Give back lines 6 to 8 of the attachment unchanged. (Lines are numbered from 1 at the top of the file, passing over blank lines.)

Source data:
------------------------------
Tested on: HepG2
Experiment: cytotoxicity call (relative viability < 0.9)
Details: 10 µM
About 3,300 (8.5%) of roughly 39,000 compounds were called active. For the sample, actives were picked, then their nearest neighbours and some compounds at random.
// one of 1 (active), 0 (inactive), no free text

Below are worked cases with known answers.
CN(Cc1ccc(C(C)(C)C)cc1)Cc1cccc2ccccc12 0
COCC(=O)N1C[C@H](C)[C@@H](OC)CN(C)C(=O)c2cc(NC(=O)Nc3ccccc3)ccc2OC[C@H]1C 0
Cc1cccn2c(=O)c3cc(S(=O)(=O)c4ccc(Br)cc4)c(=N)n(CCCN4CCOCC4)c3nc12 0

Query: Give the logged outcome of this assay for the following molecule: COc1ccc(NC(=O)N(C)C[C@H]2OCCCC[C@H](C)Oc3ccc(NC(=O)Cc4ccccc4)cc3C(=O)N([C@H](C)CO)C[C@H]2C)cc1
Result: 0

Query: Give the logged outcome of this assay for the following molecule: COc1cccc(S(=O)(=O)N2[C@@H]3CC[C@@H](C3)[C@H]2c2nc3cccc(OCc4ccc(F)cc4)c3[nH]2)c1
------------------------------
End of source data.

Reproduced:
Below are worked cases with known answers.
CN(Cc1ccc(C(C)(C)C)cc1)Cc1cccc2ccccc12 0
COCC(=O)N1C[C@H](C)[C@@H](OC)CN(C)C(=O)c2cc(NC(=O)Nc3ccccc3)ccc2OC[C@H]1C 0